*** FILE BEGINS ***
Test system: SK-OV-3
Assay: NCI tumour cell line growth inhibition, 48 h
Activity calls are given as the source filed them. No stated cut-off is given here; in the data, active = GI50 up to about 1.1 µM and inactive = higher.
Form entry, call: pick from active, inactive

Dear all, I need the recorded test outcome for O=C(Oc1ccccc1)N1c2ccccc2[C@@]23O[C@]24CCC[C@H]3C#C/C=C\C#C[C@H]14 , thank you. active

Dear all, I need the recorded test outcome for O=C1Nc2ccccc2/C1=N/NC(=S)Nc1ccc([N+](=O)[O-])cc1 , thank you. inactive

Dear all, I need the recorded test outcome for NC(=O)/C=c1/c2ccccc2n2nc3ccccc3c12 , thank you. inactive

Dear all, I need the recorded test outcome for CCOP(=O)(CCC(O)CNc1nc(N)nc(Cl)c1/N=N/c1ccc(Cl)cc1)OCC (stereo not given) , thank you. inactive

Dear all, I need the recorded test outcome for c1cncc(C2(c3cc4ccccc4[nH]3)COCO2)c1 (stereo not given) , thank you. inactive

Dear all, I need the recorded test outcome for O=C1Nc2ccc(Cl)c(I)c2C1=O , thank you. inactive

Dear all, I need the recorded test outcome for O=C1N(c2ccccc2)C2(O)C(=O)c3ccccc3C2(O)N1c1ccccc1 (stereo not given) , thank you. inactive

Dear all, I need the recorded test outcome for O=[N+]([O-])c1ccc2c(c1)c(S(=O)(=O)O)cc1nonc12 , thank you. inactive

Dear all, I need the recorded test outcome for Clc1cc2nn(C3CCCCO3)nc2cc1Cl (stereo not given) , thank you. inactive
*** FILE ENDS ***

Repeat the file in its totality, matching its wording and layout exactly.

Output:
Test system: SK-OV-3
Assay: NCI tumour cell line growth inhibition, 48 h
Activity calls are given as the source filed them. No stated cut-off is given here; in the data, active = GI50 up to about 1.1 µM and inactive = higher.
Form entry, call: pick from active, inactive

Dear all, I need the recorded test outcome for O=C(Oc1ccccc1)N1c2ccccc2[C@@]23O[C@]24CCC[C@H]3C#C/C=C\C#C[C@H]14 , thank you. active

Dear all, I need the recorded test outcome for O=C1Nc2ccccc2/C1=N/NC(=S)Nc1ccc([N+](=O)[O-])cc1 , thank you. inactive

Dear all, I need the recorded test outcome for NC(=O)/C=c1/c2ccccc2n2nc3ccccc3c12 , thank you. inactive

Dear all, I need the recorded test outcome for CCOP(=O)(CCC(O)CNc1nc(N)nc(Cl)c1/N=N/c1ccc(Cl)cc1)OCC (stereo not given) , thank you. inactive

Dear all, I need the recorded test outcome for c1cncc(C2(c3cc4ccccc4[nH]3)COCO2)c1 (stereo not given) , thank you. inactive

Dear all, I need the recorded test outcome for O=C1Nc2ccc(Cl)c(I)c2C1=O , thank you. inactive

Dear all, I need the recorded test outcome for O=C1N(c2ccccc2)C2(O)C(=O)c3ccccc3C2(O)N1c1ccccc1 (stereo not given) , thank you. inactive

Dear all, I need the recorded test outcome for O=[N+]([O-])c1ccc2c(c1)c(S(=O)(=O)O)cc1nonc12 , thank you. inactive

Dear all, I need the recorded test outcome for Clc1cc2nn(C3CCCCO3)nc2cc1Cl (stereo not given) , thank you. inactive